Read Dawn Bazely's review of the film, here.

Pistachio’s Heather Reisman – “Buy less. Buy better. Buy forever”

This past Christmas, I was delighted to find a great range of cards from Pistachio (the latest project of Heather Reisman of Chapters-Indigo). They were "Walking in a Winter Wonderland" cards, which thereby extended the Christmas card-sending season to March.  Plus, they were FSC-branded, 100% post-consumer waste fibre, Soya Ink, powered by Green Energy - Mohawk, Made in Canada.  Yeh!! Every kind of serious sustainability logo, right there. My decade-long lack of enthusiasm for cards has largely been driven by concerns about ecological footprints, as well as time crunches associated with grading 100s of final exams and essays at Christmas and attending untold numbers of "festivals of lights" school celebrations. But, I acknowledge that cards are an important means of staying connected and serve an important social purpose.  These Pistachio cards allowed me to do that, and simultaneously underscore my sustainability message to friends and relatives.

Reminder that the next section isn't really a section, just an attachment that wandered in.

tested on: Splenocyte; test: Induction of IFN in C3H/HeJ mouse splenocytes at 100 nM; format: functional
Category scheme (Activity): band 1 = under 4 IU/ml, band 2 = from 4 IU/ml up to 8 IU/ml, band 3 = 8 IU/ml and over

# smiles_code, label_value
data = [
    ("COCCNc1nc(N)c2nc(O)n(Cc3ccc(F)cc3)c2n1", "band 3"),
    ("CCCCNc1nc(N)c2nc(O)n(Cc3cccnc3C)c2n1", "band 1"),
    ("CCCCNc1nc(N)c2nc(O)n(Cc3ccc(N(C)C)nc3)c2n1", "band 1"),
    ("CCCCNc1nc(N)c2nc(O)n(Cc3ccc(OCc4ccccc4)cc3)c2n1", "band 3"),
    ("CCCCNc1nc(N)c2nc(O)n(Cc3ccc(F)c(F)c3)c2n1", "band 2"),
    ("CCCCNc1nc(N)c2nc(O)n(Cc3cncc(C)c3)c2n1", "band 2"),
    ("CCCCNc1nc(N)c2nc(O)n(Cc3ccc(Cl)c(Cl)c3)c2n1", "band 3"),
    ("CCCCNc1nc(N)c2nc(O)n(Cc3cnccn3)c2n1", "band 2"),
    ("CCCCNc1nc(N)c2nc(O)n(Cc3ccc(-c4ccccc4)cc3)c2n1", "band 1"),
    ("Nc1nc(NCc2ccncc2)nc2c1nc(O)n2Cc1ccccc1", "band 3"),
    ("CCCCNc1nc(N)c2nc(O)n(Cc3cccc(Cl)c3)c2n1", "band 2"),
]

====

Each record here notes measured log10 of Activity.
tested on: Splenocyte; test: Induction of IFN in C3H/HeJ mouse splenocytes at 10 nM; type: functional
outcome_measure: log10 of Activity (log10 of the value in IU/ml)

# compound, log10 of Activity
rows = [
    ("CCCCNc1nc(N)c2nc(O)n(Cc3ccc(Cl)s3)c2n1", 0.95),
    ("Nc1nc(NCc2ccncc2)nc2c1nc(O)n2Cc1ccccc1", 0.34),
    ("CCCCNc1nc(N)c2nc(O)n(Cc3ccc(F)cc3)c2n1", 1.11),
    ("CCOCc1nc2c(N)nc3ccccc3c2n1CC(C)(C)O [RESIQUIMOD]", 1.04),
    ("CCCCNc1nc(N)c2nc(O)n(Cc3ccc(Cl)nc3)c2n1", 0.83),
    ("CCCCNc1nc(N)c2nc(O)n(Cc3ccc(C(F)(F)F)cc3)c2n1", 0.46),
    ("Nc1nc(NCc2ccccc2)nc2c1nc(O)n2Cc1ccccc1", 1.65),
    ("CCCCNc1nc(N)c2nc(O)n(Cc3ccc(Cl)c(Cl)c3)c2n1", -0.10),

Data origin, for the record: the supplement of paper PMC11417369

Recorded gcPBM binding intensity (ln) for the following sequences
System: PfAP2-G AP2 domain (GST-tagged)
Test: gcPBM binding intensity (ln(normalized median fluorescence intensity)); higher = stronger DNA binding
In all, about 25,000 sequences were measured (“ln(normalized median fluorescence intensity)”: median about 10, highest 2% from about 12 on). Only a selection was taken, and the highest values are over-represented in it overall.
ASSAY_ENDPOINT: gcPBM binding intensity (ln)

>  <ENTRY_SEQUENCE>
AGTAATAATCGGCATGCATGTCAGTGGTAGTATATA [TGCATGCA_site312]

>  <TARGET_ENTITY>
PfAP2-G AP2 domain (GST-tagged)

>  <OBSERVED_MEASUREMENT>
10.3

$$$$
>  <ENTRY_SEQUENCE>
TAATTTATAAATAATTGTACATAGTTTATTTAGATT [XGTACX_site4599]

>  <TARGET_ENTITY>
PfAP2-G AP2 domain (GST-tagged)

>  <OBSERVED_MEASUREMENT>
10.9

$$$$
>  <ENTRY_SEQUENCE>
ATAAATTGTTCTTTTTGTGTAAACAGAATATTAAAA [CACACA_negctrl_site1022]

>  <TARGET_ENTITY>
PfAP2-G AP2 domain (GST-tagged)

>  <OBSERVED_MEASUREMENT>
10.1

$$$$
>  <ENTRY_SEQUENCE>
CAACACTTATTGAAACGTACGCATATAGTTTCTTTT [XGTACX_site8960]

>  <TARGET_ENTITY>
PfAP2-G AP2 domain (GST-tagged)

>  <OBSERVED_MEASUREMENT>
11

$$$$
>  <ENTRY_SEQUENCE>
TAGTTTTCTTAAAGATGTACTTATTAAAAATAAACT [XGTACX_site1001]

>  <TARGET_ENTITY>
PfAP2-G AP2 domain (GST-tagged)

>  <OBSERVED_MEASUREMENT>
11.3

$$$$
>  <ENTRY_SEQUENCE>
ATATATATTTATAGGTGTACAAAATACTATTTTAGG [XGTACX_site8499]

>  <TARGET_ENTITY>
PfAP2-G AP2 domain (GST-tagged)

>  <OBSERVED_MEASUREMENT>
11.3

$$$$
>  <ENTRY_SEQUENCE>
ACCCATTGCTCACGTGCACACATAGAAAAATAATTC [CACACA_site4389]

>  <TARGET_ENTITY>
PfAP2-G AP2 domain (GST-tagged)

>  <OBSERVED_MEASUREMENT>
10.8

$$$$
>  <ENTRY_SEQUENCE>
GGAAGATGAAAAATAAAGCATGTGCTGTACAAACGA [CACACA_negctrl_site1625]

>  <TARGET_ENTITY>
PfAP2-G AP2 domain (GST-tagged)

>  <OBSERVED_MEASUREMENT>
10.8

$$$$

Pistachio was back in my thoughts today, thanks to Jennifer Well's article in the Globe and Mail Business magazine: "It's not easy being Pistachio - Heather Reisman is moving eco-products upscale. But will her aim exceed consumers' reach?" Reisman is quoted as saying: "Buy less. Buy better. Buy forever." Wow!!